By Pam Eddinger, President, Bunker Hill Community College

During my 11 years at Bunker Hill Community College in Boston, Massachusetts, I have received many visits from global educators curious about the uniquely American phenomenon of the Community College. In our exchanges, we inevitably observe that we are a place that prepares individuals for the future of work, particularly those from communities traditionally marginalized by the higher education system. In the almost 123 years since our movement’s founding in Joliet, Illinois, community colleges have bridged the demand for educated workers as society advanced, from the agrarian to the industrial age and into the information age of today. We are ever-evolving, ever-adapting, and always made for our times.

Our practical magic is the ability to see the strengths of our marginalized learners through the challenges of their complex lives and to deliver an education that promises career and economic mobility. We are also attuned to industry and labor trends. This responsiveness to social and labor needs has driven our reinvention with each wave of change in student demographics and with each stage of advancement in the world of work.

Our movement grew through the middle of the 20th century as the industrial age opened pathways to college and skilled work to more people than ever. The recognition of the community colleges in the 80s and 90s as workforce and economic development powerhouses as well as transfer preparation colleges prefigured the community college mission today: We are a hub at a crossroad of social sectors, where learners seek hope and advancement, where employers mine talent for a future workforce, where social services and support knit together communities, and where newcomers and long-time residents alike bring their culture and experiences to form new social networks and to find common ground.

Bunker Hill Community College has been that hub for the last decade. Some 16,000 learners come through our doors each year from Boston and neighboring cities. We are diverse in race, ethnicity, and language: About a quarter white, a quarter Black, a quarter Latinx, 15% API, and 10% a mixture of all those wonderful cultures. Two-thirds of the learners are adults, most work full-time, three out of five are parents, and a good portion are single parents. 77% of our learners are living in the lowest two-quintile of income, more than half are food insecure, and 14% are homeless. Yet once they receive their credential and enter the workforce, they jump two income quintiles and generations are transformed.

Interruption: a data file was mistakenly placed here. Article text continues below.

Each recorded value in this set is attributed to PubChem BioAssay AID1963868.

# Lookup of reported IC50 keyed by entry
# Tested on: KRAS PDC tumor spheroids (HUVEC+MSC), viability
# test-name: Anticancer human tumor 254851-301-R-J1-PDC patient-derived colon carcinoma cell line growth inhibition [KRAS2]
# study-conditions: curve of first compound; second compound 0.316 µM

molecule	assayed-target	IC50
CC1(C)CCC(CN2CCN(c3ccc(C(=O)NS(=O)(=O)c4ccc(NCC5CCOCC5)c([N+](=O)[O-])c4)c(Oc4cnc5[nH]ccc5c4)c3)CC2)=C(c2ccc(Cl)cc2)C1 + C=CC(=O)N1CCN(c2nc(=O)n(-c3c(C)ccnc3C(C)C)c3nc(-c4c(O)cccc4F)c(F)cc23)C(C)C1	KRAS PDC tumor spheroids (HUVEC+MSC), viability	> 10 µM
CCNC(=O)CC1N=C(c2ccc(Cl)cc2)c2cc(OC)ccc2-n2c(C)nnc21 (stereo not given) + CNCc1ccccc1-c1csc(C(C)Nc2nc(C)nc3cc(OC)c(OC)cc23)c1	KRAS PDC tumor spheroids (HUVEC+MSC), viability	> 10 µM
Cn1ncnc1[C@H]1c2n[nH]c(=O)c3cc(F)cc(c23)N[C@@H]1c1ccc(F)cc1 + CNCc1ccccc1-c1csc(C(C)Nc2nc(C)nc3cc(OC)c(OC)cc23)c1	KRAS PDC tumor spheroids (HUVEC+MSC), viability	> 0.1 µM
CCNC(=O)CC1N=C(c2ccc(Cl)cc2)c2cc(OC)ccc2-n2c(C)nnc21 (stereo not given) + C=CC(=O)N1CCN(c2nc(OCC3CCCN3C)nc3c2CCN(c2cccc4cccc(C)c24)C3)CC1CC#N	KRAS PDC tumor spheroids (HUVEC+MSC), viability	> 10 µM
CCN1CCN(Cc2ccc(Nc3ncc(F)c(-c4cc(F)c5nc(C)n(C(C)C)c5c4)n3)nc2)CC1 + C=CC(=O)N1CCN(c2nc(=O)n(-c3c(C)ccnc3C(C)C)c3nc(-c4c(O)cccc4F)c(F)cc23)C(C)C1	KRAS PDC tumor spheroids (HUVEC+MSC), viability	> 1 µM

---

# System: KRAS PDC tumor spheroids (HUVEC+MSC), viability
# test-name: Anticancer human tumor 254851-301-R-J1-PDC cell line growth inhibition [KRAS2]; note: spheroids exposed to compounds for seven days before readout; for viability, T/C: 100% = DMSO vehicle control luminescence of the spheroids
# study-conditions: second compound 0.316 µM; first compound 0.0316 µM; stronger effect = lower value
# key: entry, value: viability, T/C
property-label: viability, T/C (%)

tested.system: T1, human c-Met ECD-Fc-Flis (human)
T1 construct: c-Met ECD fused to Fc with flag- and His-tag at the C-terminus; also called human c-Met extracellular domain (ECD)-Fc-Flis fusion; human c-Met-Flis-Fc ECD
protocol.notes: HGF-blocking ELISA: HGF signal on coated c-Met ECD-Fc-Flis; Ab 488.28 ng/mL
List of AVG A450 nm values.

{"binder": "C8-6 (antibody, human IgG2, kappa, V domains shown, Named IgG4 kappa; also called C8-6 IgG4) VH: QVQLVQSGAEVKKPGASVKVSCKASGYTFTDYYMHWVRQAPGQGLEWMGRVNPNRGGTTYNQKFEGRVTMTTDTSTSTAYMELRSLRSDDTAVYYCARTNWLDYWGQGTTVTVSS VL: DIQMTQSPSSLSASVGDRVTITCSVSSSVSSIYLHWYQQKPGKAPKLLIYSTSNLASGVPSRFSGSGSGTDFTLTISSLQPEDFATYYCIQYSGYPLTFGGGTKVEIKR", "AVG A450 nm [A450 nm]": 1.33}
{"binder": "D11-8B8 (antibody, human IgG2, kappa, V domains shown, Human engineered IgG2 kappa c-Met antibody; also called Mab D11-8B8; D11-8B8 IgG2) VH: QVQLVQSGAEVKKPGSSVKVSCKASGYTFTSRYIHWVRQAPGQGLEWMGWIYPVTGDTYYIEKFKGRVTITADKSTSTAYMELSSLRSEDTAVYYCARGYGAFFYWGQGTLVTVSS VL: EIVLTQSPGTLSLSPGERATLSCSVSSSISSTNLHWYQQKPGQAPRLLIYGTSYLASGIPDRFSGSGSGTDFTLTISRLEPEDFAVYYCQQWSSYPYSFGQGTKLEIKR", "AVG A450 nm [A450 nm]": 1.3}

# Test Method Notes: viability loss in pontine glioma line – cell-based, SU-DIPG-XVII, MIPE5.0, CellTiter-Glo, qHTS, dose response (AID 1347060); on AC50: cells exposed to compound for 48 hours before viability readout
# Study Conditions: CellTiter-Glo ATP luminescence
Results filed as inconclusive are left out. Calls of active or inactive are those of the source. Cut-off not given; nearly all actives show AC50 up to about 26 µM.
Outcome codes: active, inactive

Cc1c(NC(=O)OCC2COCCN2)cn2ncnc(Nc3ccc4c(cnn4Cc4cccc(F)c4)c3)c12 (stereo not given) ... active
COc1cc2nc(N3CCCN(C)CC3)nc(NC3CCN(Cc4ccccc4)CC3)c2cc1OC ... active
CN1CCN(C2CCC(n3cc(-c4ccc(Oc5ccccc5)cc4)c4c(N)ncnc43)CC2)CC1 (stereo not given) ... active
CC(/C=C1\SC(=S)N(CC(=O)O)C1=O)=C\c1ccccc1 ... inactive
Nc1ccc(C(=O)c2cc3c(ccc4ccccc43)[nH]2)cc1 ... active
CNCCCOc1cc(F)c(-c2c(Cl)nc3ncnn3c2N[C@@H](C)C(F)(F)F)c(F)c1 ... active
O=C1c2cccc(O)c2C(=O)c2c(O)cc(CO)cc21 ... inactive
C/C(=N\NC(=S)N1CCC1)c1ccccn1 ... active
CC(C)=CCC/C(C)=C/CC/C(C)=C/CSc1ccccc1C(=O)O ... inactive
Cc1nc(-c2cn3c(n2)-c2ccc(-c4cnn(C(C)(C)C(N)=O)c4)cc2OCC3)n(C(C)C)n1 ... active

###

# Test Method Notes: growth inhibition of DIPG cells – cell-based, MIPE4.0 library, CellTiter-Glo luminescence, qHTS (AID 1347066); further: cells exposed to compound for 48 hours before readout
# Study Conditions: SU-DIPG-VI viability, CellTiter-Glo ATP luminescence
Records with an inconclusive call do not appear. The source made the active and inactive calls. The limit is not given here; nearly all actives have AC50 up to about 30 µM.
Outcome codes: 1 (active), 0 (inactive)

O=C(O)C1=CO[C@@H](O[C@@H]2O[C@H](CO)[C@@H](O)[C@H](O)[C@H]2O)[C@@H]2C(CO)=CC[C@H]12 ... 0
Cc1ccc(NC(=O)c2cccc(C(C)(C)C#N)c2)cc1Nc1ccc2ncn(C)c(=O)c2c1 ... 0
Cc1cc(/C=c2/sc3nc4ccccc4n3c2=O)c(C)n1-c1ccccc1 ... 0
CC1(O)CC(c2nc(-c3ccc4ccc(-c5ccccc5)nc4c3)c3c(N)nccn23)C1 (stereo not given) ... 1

In Boston today community colleges are again being called to educate a new workforce to meet urgent demands, and to revive the economic vibrancy of communities in the post-COVID period. Greater Boston has witnessed dramatic growth in a range of industries, including life sciences, health care, information technology, and in the emerging sectors of clean and green energy. Demand for health care and life science workers is unrelenting, and new industries require a trained workforce to flourish. Three quarters of the jobs created this decade will require some post-secondary education.

Community colleges play a key role in building an education pipeline that balances the labor needs of advancing industries and the aspirations of our students. Partnering with K12, colleges are shoring up the college-going pipeline with Early College efforts. Bunker Hill’s partnership with neighboring Charlestown High School envisions universal access, in which all high schoolers will have an opportunity to participate. The Early College design is career-sensitive, including health care and high-tech pathways.

Further along the pipeline, for the adult population, MassReconnect is our state’s free community college initiative for those 25 and over without a college degree. Covering tuition, fees, books and supplies, this last-dollar program offsets a portion of the opportunity cost and increases access for adults. This fall, the 15 Massachusetts community colleges served a total of 8,500 learners under MassReconnect. The potential of MassReconnect to draw new learners who previously could not afford to attend opens a source of untapped talent that promises to be transformative for the labor force, as well as the economic recovery and uplift of low-income communities. With the success of MassReconnect, the Commonwealth is undertaking a viability study of free community college for all, a movement that has touched close to 40 states across the nation.

The promise of education, social and economic participation, and community vibrancy has always animated the community college movement. The learners we serve today carry a distinct set of origin stories than those a century, or even a decade ago. Yet their yearning for social and economic betterment for themselves and the family remains strikingly similar. Community colleges have always been a movement that meets the moment. And we shall again, as we renew our promise for our second century.